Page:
Evaluation of subset matching methods and forms of covariate balance

Stat Med. 2016 Nov 30;35(27):4961-4979. doi: 10.1002/sim.7036. Epub 2016 Jul 21.


This paper conducts a Monte Carlo simulation study to evaluate the performance of multivariate matching methods that select a subset of treatment and control observations. The matching methods studied are the widely used nearest neighbor matching with propensity score calipers and the more recently proposed methods, optimal matching of an optimally chosen subset and optimal cardinality matching. The main findings are: (i) covariate balance, as measured by differences in means, variance ratios, Kolmogorov-Smirnov distances, and cross-match test statistics, is better with cardinality matching because by construction it satisfies balance requirements; (ii) for given levels of covariate balance, the matched samples are larger with cardinality matching than with the other methods; (iii) in terms of covariate distances, optimal subset matching performs best; (iv) treatment effect estimates from cardinality matching have lower root-mean-square errors, provided strong requirements for balance, specifically, fine balance, or strength-k balance, plus close mean balance. In standard practice, a matched sample is considered to be balanced if the absolute differences in means of the covariates across treatment groups are smaller than 0.1 standard deviations. However, the simulation results suggest that stronger forms of balance should be pursued in order to remove systematic biases due to observed covariates when a difference in means treatment effect estimator is used. In particular, if the true outcome model is additive, then marginal distributions should be balanced, and if the true outcome model is additive with interactions, then low-dimensional joints should be balanced. Copyright © 2016 John Wiley & Sons, Ltd.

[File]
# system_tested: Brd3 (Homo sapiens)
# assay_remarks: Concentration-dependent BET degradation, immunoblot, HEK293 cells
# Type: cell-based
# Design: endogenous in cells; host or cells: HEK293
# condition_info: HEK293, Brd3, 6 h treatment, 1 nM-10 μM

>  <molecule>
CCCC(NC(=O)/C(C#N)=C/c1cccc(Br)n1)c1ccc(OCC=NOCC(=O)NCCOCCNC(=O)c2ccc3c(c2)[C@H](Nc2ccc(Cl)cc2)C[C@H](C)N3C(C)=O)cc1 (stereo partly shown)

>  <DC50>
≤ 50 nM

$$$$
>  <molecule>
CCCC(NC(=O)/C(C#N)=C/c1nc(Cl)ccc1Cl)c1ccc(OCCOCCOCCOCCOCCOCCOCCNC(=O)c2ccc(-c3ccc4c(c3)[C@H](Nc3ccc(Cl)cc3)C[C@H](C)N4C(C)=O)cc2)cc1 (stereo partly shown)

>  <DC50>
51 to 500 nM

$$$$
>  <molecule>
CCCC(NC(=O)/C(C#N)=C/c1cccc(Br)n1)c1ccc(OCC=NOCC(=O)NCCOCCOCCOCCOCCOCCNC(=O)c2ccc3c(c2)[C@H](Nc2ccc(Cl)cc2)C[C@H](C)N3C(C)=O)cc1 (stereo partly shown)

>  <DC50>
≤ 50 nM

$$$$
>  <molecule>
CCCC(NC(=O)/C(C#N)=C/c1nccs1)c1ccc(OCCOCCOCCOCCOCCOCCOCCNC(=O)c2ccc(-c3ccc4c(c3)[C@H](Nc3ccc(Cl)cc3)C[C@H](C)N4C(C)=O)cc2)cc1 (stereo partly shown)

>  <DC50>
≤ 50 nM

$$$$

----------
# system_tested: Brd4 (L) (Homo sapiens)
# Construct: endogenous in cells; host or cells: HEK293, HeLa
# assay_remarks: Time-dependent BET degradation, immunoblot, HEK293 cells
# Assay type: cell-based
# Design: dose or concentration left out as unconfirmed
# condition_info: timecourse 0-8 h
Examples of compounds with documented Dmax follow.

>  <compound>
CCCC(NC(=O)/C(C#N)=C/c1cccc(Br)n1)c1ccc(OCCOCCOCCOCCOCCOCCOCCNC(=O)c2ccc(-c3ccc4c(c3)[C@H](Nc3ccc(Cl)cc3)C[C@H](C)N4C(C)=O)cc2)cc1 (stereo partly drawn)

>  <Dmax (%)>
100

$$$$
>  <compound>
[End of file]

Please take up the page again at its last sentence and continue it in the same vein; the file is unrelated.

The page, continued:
Keywords: matched sampling; observational studies; propensity scores.

MeSH terms

  • Bias
  • Humans
  • Monte Carlo Method*
  • Propensity Score*